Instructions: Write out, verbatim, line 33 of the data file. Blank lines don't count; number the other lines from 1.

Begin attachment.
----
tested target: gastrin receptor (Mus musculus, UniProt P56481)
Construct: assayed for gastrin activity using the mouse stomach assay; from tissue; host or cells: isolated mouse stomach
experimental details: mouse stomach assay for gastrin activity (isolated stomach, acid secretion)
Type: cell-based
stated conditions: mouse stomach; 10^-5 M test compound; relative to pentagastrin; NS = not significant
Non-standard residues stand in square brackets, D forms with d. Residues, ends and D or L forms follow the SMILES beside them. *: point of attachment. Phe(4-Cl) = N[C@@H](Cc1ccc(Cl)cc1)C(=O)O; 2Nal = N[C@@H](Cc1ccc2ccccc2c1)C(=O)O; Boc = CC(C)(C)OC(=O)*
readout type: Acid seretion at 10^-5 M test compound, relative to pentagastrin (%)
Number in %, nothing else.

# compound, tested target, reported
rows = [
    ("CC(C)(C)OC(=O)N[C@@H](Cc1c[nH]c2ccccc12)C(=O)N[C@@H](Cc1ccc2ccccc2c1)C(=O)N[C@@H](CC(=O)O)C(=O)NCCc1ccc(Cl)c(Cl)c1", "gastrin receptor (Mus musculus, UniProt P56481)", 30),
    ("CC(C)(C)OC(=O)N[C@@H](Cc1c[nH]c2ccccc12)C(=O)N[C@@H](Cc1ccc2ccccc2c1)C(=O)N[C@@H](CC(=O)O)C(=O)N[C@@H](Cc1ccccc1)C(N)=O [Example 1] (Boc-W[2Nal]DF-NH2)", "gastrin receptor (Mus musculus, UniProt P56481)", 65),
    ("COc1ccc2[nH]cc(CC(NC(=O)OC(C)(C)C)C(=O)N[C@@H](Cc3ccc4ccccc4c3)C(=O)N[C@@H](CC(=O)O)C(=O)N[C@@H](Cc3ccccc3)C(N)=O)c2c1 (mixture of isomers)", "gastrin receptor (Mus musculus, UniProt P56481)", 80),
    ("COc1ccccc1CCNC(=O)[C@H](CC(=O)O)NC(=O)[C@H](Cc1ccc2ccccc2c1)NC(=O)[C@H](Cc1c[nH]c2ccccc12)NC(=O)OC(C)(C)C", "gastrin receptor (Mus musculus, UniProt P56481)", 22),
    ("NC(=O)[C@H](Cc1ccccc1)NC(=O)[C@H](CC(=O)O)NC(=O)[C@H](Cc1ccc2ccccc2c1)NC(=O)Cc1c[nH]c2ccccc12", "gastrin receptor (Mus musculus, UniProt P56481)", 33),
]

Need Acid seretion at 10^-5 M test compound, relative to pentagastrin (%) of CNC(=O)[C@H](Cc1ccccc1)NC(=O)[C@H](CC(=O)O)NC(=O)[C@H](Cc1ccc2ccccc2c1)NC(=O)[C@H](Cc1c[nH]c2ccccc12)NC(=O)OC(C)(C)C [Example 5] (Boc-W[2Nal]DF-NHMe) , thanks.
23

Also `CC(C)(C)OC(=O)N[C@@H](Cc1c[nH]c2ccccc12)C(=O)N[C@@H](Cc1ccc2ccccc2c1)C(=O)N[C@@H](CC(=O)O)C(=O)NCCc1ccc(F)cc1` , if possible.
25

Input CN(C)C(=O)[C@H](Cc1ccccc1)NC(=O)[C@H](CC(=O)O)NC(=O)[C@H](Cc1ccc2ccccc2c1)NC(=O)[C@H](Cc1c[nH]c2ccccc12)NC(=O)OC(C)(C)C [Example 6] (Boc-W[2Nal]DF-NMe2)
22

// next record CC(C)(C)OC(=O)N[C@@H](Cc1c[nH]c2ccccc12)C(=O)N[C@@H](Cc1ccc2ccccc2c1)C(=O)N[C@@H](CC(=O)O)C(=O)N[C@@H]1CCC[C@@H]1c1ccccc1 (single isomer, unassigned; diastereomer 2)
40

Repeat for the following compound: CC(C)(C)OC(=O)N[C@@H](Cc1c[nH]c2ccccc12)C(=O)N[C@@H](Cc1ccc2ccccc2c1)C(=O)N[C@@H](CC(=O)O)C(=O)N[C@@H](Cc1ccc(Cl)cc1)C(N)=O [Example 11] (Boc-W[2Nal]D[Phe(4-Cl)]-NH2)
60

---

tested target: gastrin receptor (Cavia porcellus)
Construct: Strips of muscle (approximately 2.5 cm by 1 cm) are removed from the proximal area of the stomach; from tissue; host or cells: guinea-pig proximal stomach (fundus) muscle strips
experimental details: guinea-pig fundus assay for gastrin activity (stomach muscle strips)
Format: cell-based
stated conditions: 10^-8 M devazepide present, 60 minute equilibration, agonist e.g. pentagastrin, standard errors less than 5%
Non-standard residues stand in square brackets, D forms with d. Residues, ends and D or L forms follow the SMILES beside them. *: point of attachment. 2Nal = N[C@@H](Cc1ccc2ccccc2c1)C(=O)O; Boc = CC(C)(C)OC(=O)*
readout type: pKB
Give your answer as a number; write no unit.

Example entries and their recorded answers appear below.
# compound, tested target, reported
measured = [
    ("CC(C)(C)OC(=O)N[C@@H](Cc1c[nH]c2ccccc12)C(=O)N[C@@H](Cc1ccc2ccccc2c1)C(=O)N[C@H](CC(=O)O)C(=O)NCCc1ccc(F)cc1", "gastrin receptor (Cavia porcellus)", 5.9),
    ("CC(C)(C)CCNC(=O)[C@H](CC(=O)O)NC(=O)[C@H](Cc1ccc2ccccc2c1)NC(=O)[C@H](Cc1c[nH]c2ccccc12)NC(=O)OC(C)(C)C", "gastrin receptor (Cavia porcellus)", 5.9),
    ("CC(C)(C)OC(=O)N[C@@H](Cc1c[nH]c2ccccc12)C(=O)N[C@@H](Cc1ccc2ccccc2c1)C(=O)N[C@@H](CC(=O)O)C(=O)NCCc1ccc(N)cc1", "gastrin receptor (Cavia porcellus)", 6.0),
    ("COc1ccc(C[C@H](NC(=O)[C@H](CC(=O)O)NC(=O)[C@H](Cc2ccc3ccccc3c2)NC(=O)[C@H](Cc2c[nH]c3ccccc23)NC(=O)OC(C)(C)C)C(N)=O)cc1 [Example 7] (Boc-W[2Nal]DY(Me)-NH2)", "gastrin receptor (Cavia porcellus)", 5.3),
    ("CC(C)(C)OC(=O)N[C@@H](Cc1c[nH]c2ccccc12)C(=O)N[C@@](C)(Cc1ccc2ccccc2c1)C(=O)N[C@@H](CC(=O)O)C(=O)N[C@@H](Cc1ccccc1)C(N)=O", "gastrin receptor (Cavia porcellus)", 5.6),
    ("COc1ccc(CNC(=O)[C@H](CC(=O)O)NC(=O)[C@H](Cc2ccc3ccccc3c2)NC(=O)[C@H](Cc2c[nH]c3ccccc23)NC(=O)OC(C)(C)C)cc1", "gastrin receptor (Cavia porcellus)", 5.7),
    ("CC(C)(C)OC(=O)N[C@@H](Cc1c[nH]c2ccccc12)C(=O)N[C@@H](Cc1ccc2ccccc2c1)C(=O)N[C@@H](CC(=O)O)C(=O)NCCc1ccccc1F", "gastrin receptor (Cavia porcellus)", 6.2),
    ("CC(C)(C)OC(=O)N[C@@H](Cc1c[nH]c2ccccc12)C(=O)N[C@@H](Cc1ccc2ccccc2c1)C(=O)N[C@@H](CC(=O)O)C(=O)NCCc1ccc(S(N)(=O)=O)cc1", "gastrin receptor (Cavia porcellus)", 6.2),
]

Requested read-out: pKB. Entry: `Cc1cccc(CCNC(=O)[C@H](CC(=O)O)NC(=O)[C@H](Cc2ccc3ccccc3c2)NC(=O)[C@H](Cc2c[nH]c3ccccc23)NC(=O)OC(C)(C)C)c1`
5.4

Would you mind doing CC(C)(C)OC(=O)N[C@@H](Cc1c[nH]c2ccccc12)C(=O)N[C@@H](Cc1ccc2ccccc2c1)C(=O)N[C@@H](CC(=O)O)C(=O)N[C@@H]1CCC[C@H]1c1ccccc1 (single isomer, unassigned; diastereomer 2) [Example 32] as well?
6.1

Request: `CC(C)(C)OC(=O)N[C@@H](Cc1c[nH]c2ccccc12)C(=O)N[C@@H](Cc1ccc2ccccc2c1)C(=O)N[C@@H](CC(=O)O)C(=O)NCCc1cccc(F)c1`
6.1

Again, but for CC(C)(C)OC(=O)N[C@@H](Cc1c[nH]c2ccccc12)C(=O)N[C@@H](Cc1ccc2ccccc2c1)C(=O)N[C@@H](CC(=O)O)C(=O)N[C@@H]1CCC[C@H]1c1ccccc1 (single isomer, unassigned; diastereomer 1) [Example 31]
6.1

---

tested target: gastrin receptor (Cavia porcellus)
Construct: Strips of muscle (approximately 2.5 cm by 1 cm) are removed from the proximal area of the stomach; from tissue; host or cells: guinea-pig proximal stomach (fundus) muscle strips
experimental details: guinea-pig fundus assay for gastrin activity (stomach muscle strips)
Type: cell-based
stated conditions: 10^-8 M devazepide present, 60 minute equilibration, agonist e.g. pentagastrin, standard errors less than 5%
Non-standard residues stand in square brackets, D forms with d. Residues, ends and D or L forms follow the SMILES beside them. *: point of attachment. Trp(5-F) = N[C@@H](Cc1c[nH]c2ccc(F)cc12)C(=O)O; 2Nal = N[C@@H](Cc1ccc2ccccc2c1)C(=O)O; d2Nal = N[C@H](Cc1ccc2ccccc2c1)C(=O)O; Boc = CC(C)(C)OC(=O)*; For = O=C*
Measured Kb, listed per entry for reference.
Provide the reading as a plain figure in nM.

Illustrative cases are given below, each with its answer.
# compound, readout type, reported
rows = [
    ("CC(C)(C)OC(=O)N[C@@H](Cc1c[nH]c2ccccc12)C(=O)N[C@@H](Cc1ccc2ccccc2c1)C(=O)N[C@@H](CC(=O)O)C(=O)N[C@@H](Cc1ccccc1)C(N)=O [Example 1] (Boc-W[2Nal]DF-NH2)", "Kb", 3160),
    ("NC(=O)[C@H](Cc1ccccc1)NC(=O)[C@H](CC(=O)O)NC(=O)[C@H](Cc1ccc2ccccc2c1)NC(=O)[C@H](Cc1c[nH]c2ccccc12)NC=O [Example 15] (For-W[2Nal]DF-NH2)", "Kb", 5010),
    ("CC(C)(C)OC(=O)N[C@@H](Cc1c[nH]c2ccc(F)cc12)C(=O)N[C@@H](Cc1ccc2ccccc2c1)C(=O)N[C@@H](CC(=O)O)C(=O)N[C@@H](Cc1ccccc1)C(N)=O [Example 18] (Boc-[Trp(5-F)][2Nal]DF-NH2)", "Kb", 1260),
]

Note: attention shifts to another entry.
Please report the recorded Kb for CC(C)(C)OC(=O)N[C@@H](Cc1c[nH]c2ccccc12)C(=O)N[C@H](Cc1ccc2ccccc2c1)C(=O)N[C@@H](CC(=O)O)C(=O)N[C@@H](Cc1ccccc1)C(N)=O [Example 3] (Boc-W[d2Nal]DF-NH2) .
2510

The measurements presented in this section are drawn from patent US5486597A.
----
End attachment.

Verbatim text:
Non-standard residues stand in square brackets, D forms with d. Residues, ends and D or L forms follow the SMILES beside them. *: point of attachment. 2Nal = N[C@@H](Cc1ccc2ccccc2c1)C(=O)O; Boc = CC(C)(C)OC(=O)*